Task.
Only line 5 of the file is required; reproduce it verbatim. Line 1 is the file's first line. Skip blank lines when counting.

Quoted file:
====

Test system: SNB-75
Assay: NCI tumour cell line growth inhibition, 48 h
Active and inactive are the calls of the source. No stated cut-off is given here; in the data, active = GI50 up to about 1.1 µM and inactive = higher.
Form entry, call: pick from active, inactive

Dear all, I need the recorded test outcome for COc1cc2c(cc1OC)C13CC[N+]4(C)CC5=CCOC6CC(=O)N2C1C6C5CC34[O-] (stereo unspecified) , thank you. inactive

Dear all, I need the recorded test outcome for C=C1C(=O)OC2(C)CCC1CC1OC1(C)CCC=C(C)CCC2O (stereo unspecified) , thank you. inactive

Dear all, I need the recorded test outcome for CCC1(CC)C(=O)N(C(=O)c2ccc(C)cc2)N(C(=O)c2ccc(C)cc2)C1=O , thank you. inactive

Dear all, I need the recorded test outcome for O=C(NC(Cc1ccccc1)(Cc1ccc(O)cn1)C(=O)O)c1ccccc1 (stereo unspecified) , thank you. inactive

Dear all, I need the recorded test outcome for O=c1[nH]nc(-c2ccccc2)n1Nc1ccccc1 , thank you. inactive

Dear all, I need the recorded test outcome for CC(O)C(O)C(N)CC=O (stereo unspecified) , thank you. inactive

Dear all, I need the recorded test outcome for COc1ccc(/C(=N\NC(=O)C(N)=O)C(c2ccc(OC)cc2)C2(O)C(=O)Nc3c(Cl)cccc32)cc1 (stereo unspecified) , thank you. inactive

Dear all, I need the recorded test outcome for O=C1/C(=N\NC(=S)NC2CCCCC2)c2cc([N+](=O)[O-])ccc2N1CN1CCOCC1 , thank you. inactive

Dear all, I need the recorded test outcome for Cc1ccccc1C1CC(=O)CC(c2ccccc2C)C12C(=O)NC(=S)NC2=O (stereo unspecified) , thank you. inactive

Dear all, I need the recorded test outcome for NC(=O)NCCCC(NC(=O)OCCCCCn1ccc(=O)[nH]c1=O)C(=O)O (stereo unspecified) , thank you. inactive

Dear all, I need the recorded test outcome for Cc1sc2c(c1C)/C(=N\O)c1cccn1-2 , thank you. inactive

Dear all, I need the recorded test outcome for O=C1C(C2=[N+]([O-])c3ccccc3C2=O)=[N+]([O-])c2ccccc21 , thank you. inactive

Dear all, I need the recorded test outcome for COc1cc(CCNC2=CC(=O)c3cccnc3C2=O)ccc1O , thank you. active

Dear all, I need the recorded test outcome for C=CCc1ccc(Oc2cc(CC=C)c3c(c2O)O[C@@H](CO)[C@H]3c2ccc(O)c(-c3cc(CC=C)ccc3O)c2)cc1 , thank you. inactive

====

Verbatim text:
Dear all, I need the recorded test outcome for COc1cc2c(cc1OC)C13CC[N+]4(C)CC5=CCOC6CC(=O)N2C1C6C5CC34[O-] (stereo unspecified) , thank you. inactive